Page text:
We’re working hard on releasing a limited number of vinyl copies of the recording that’s just been remastered from last May’s show at the Jensen Rec. Center. It includes Shostakovich’s Chamber Symphony, Op. 110a, and the B-side is Rzewski’s Les Moutons de Panurge.
In attempting to review a concert like this one can only think: what I just heard, what I just experienced, is more than enough to make language submit, revealing its futility and clumsiness – particularly in its written form. Recalling Guildenstern’s pondering from Tom Stoppard’s play, though, it is verily so: “Words, words. They’re all we have to go on.” How does one write
Many folks weighed in late last week about the tuxedo via twitter. I had a hard time getting out some of these thoughts in 140 characters, so decided to write up some of my ideas here. I hope you enjoy, its a great discussion. The orchestra is a gigantic, antiquated, hulking, financially unsustainable, mannered, ceremonious, unapproachable, beautiful, opulent, complicated beast. Its like a manatee;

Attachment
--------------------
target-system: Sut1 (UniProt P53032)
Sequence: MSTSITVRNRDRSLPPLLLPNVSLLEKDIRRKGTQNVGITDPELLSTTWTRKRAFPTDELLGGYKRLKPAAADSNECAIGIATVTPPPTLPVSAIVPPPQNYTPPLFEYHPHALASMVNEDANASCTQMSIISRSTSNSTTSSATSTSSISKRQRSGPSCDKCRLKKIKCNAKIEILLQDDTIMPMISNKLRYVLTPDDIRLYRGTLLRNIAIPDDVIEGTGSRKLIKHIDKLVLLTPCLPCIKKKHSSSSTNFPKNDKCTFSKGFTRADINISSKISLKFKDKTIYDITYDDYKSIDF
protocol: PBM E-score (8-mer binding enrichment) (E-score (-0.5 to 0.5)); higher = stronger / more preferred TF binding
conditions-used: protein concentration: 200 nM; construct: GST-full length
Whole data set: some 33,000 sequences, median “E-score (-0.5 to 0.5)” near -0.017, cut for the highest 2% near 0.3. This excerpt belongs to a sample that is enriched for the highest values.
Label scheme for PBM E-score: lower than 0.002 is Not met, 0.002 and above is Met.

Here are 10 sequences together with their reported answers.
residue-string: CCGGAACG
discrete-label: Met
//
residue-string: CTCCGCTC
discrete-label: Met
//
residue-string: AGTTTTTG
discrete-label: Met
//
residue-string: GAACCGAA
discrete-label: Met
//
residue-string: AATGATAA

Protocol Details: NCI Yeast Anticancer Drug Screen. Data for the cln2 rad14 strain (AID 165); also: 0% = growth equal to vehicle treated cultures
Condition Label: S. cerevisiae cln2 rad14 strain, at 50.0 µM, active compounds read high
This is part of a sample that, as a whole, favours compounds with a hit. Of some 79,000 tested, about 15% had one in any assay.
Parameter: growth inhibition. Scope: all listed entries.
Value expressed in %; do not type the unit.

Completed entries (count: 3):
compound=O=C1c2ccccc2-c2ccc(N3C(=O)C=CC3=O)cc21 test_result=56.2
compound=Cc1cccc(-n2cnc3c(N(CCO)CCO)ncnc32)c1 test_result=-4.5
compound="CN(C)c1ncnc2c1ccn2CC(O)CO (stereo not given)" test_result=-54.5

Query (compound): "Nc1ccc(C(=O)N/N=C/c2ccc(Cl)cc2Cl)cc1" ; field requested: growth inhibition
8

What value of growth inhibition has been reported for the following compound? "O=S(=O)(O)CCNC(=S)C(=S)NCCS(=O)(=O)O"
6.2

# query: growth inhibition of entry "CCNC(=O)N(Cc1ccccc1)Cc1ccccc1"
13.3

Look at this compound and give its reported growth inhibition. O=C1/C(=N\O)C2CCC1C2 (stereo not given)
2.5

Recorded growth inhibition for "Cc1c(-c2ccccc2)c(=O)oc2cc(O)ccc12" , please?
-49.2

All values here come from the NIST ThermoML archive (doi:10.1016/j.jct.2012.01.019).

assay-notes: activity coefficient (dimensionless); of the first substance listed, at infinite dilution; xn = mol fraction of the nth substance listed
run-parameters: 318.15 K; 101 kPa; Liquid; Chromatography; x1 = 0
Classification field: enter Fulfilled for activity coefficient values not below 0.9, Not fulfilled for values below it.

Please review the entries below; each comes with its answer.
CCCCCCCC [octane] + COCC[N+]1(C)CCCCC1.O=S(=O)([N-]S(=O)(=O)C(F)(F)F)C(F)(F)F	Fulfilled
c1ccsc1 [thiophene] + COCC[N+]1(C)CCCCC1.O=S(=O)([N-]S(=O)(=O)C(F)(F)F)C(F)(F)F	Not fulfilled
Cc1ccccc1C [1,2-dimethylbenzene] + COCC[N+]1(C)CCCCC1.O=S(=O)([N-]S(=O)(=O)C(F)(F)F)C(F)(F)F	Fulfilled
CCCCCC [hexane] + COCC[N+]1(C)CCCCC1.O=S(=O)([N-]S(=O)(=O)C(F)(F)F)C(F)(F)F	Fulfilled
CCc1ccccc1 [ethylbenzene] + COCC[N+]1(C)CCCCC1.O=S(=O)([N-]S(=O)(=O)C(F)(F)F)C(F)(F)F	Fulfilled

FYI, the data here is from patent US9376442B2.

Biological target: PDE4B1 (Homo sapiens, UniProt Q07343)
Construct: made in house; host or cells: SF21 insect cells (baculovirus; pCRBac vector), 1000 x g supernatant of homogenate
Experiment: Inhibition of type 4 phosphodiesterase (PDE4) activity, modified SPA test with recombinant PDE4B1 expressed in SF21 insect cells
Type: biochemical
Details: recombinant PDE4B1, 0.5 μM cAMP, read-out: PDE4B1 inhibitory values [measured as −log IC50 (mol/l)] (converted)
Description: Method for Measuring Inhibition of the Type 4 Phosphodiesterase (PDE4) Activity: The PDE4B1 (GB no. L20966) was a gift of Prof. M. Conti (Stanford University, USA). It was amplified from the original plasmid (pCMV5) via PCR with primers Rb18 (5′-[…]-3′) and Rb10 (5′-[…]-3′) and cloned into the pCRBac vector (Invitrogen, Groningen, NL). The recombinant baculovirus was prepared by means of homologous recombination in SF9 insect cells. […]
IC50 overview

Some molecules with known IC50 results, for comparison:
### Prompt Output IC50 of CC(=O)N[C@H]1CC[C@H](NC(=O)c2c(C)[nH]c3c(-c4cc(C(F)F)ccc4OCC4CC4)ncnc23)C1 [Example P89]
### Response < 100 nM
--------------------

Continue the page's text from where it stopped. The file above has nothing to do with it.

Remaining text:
The obligatory titular capitals of the event’s ensemble and venue could not be more appropriate for last night’s performance. From beginning to end, PARTCH exclaimed, cursed, laughed, wailed, and cavorted through several varied scores by the “iconoclastic American Maverick” Harry Partch (1901-1974). PARTCH, led by guitarist/composer/singer/radio-personality John Schneider, have been spreading the gospel of Partch since their REDCAT debut in 2004. The group is
I’m sitting in the coffee shop across from St. Thomas Aquinas Thrift on the main drag in Ojai. It’s full of well dressed summer people holding rolled program booklets, bobbling around talking about electric string quartets and a dinner joint, Feast which apparently has fries described as ambrosia or something equally celestial. The contemporary music lover is everywhere. A gestalt animal identified by the